Aspects of British Political History, 1914-1995

By Stephen J. Lee | Go to book overview

SELECT BIBLIOGRAPHY

This section is intended to make a selection from the works used in compiling this book to introduce the reader to further study. It is not in any way intended as an exhaustive bibliography of books available on twentieth-century Britain.


GENERAL WORKS

1914-45

The best overall work is still A.J.P. Taylor English History 1914-1945 (Oxford 1965). Also most lucid are L.C.B. Seaman Post-Victorian Britain 1902-1951 (London 1966) and W.N. Medlicott Contemporary England 1914-1964 (London 1967, 1978 edition). More recent is M. Beloff Wars and Welfare: Britain 1914-1945 (London 1984). With roots firmly in the earlier period, but not entirely justifying the promise of its title is R. Rhodes James The British Revolution: British politics 1880-1939 (London 1978). There are several excellent detailed studies of the inter-war period. The classic account is provided in C.L. Mowat Britain between the Wars 1918-1940 (London 1955, 1964 edition). More recent-and interpretative-are G. Peele and C. Cook (eds) The Politics of Reappraisal 1918-1939 (London 1975); A. Thorpe Britain in the 1930s: The Deceptive Decade (Oxford 1992); and R. Pearce Britain: Domestic politics 1918-39 (London 1992).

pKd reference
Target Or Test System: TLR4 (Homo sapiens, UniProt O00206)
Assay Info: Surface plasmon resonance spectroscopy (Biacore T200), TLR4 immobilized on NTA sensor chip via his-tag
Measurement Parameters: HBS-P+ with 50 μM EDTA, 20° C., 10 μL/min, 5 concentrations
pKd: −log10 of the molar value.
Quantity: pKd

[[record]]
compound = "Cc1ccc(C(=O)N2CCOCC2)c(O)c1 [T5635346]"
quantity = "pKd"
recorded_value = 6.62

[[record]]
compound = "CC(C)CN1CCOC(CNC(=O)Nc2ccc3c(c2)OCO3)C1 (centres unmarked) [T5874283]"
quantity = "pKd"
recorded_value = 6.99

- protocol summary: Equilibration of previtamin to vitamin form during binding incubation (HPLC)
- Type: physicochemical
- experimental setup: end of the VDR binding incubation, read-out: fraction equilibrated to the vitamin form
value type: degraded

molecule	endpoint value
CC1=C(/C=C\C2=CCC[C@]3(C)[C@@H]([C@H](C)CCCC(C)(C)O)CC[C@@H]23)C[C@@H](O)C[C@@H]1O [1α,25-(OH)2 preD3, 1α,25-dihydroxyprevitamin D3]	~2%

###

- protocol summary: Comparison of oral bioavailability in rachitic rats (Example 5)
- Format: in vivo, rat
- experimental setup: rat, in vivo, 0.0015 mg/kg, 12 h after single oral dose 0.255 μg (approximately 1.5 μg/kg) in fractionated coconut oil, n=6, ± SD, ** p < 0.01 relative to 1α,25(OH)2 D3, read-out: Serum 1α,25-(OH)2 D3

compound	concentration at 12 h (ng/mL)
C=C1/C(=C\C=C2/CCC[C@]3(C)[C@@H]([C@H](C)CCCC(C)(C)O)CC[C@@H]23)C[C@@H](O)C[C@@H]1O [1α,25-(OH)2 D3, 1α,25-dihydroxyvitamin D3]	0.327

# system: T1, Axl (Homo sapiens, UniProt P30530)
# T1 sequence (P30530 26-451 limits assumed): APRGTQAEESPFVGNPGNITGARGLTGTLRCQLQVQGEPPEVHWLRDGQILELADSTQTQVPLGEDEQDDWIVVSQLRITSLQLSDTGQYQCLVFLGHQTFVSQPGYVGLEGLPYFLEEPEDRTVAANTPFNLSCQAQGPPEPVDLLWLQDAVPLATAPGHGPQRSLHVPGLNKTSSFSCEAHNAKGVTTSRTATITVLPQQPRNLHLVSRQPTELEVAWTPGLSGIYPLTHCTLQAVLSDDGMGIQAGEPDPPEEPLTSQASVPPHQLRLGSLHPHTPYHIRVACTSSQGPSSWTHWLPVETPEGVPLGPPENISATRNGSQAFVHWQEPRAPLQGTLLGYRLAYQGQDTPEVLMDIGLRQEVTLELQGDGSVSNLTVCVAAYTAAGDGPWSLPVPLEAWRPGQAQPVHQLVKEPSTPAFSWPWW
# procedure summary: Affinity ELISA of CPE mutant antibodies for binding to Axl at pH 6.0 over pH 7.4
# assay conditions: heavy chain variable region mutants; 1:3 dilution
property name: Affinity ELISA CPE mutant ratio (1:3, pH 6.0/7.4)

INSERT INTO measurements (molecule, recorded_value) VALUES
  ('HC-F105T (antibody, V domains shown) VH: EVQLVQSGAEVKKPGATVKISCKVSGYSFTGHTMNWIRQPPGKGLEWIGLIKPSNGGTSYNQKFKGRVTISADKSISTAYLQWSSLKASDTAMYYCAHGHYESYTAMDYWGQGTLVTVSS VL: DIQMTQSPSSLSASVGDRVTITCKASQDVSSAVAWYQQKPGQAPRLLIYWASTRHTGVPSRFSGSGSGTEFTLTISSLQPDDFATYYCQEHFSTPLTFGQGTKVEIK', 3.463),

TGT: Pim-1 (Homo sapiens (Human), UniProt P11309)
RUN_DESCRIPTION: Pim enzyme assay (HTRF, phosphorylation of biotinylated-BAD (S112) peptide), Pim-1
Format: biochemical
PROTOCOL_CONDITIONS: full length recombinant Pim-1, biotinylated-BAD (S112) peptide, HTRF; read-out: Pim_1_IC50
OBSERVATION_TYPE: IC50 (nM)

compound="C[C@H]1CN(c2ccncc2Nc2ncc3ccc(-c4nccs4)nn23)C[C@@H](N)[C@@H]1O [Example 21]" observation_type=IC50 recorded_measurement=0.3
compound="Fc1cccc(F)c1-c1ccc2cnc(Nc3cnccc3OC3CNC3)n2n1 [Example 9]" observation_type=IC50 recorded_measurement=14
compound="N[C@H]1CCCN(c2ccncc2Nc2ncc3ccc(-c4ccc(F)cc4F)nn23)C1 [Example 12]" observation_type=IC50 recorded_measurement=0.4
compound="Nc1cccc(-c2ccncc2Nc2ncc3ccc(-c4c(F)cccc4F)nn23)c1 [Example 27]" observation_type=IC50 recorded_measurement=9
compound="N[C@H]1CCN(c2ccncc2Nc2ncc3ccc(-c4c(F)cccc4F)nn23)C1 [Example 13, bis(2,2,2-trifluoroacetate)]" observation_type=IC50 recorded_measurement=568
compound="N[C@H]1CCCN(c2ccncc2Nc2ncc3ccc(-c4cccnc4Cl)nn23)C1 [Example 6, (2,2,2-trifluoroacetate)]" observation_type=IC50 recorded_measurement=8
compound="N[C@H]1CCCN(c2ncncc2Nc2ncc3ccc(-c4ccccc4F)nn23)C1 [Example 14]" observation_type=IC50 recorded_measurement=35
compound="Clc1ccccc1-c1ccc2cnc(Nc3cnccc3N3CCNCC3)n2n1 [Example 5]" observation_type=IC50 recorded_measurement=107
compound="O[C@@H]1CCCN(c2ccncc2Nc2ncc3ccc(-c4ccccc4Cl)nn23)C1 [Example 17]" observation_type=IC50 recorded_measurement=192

1945-95

There are fewer general books on the period since 1945. Among the most informative are C.J. Bartlett A History of Postwar Britain 1945-74 (London 1977); D. Childs Britain Since 1945: A political history (London 1992); and P. Adelman Britain: Domestic Politics 1939-64 (London 1994). The theme of consensus politics since 1945 is covered in D. Dutton British Politics Since 1945: The Rise and Fall of Consensus (Oxford 1991) and D. Kavanagh and P. Morris Consensus Politics from Attlee to Thatcher (Oxford 1989). More detailed

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